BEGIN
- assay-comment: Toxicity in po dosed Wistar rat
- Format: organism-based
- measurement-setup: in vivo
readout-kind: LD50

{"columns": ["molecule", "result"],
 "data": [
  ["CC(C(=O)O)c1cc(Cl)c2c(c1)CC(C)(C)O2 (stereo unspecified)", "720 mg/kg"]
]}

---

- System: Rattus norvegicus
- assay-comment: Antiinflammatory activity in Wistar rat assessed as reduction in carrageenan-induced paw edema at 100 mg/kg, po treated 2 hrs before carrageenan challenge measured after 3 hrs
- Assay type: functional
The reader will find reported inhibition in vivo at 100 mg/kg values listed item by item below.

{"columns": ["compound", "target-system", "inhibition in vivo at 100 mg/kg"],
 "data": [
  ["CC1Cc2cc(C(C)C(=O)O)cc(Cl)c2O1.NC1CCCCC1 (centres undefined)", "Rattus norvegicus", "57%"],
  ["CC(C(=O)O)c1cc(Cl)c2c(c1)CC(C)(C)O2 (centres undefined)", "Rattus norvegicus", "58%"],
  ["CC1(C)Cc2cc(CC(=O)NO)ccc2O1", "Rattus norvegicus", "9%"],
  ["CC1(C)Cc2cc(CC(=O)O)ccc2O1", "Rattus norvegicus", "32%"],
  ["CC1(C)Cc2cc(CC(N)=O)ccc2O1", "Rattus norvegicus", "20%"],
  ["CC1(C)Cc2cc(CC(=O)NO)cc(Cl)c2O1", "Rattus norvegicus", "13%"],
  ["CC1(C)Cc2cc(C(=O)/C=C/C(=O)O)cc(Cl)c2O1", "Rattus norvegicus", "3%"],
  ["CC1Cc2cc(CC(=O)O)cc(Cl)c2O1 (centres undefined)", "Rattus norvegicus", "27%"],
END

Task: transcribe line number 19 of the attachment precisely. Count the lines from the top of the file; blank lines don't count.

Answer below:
  ["CC1(C)Cc2cc(CC(=O)O)ccc2O1", "Rattus norvegicus", "32%"],